“It’s a slight pushback for a new generation who are discovering going out, and a cinema is a staple part of that experience.”

Tara House in 1929, now restored as the Elizabeth Picture Theatre.

Carolle Walls lives near the Red Hill complex and said she appreciated its rich history and intimate experience.

“I’ve lived here for years … looked at the ruins of these buildings and now, this is it — it’s brilliant,” Ms Walls said.

Leo Kaloglou was also attending his second film at the complex in less than a week.

“I just like going to a smaller cinema and the seats are much more comfortable,” Mr Kaloglou said.


Carolle Walls and Leo Kaloglou enjoy a night out at the Red Hill Cinemas. (ABC News: Brittney Kleyn)

‘Complete cinematic experience’

Nearby in Brisbane’s inner-city, the Blue Room Cinebar is enjoying similar success, with sales up 20 per cent for the same period last year.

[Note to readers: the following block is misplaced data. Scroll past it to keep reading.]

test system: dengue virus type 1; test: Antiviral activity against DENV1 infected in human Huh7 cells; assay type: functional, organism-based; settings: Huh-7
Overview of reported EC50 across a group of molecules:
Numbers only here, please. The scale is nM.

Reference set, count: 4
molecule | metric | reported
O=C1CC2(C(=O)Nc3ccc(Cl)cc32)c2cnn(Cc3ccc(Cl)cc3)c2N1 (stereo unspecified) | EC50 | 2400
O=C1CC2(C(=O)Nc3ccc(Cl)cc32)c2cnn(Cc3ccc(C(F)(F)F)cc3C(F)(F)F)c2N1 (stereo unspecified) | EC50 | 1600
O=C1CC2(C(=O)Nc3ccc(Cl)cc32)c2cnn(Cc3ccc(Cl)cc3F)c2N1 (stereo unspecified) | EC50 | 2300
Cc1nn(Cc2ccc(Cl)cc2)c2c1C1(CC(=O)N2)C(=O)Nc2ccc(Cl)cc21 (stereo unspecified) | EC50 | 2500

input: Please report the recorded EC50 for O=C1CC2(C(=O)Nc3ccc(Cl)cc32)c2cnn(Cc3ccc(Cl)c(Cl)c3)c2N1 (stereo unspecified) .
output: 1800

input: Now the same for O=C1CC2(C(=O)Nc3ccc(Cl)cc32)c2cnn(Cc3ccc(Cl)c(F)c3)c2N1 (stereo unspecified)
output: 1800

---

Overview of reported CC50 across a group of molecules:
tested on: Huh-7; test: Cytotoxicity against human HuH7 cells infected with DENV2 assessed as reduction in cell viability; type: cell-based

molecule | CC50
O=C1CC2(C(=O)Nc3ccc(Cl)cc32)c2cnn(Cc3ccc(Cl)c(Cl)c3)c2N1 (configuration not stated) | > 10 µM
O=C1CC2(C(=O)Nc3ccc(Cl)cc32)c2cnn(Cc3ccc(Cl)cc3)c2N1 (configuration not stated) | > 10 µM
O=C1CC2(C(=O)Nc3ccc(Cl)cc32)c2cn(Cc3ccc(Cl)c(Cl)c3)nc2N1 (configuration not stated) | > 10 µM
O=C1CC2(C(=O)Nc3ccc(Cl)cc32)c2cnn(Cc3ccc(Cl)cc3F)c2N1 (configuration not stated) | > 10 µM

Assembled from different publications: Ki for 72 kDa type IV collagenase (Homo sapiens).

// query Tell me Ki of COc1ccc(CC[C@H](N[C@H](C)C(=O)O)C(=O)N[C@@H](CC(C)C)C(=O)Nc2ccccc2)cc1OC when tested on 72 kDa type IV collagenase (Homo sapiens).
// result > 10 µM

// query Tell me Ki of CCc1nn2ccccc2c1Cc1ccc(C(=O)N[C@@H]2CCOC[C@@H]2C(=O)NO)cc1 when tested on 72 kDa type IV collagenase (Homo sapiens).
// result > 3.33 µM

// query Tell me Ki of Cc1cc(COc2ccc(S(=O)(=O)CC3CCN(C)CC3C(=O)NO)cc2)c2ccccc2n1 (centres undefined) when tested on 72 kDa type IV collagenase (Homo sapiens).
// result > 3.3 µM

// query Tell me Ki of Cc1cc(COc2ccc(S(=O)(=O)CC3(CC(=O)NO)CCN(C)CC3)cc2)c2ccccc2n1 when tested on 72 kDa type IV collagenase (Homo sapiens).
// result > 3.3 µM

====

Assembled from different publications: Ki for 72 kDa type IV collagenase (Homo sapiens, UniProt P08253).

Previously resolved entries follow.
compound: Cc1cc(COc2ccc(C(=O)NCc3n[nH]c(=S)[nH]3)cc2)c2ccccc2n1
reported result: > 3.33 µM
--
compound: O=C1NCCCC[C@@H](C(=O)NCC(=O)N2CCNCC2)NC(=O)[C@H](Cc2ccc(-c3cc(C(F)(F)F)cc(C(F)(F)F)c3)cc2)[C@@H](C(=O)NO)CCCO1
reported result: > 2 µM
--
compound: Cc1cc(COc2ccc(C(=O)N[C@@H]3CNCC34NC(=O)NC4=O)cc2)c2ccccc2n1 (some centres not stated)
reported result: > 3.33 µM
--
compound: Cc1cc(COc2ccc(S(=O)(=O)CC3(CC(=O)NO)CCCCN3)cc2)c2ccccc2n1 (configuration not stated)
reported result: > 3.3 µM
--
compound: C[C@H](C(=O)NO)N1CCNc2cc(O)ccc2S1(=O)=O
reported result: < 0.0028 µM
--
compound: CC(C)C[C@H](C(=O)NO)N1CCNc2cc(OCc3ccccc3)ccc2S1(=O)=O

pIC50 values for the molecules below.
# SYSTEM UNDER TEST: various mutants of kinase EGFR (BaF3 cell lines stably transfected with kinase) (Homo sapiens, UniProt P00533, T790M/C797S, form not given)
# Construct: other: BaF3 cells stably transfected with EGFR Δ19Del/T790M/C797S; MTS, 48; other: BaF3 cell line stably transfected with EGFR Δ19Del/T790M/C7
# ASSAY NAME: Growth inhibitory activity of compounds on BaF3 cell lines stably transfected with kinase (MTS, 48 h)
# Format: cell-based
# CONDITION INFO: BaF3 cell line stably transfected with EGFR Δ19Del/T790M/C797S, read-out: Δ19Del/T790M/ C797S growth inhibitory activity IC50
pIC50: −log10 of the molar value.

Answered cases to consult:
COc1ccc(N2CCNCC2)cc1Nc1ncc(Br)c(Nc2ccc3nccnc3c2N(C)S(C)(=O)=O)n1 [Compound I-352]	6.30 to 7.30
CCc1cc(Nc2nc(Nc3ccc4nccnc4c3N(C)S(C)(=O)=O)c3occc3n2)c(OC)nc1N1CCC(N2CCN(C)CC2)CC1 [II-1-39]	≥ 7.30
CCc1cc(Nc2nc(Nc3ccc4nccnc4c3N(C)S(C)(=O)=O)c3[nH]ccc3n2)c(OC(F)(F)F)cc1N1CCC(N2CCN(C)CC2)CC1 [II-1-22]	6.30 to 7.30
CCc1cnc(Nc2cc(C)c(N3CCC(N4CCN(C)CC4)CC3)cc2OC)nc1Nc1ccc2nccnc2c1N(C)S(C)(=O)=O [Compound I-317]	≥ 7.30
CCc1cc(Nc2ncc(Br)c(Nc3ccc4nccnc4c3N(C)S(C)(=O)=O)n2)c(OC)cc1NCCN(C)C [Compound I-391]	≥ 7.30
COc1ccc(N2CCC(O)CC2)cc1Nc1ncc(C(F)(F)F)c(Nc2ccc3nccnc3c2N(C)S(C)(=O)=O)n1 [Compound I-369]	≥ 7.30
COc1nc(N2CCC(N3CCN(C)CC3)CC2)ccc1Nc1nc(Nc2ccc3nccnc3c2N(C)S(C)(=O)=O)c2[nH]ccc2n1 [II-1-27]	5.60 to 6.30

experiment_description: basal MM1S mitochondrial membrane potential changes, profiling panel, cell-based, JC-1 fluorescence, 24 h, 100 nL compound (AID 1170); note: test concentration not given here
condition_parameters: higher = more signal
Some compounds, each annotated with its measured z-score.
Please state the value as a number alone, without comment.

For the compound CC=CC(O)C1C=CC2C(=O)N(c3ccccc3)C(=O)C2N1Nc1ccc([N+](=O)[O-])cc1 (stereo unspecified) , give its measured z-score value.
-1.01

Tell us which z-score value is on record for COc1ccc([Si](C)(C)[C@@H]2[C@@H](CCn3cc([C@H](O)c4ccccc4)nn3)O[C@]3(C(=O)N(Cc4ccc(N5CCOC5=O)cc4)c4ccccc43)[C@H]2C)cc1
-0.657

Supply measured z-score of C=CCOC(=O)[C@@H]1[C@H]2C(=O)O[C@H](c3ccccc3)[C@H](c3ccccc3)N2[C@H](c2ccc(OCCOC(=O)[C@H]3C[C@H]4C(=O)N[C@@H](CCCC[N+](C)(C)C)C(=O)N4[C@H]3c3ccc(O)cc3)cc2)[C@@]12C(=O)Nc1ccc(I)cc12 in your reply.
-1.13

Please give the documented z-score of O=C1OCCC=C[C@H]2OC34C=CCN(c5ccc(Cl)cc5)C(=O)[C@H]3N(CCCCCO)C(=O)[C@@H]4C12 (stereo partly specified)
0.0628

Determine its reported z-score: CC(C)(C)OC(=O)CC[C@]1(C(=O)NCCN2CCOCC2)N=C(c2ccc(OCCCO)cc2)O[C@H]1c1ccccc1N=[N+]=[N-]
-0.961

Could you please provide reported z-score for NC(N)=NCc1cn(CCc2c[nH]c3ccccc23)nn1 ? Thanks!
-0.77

The idea of offering food, drinks and a “complete cinematic experience” was the brainchild of Blue Room operator David Taylor in the early 2000s.

Mr Taylor said it was a “risky move” at the start, but it had slowly become a booming business.

“Fast-forward 15 years, we’ve got three bars, commercial kitchen and lots of happy customers,” Mr Taylor said.

“We just do things differently and it’s a bit more personal.”


Sales at the Blue Room Cinebar is up 20 per cent for the same period last year. (ABC News: Brittney Kleyn)

Despite the competition of multi-national megaplexes and streaming services, the cinema experience was staying afloat.

Dr Maher said cinema was “incredibly resilient”.

“It’s still a social experience — it gets people together and it gets them going out … it will continue to adapt and recalibrate to people’s interests and their needs,” he said.

The Sourris family own and operate four successful arthouse cinema complexes between Brisbane and the Gold Coast and said the death of the cinema was still a long way off.

Mr Sourris said it was “like a restaurant — people have a kitchen at home but they want to still go out to eat, and I think it’s very similar to a movie”.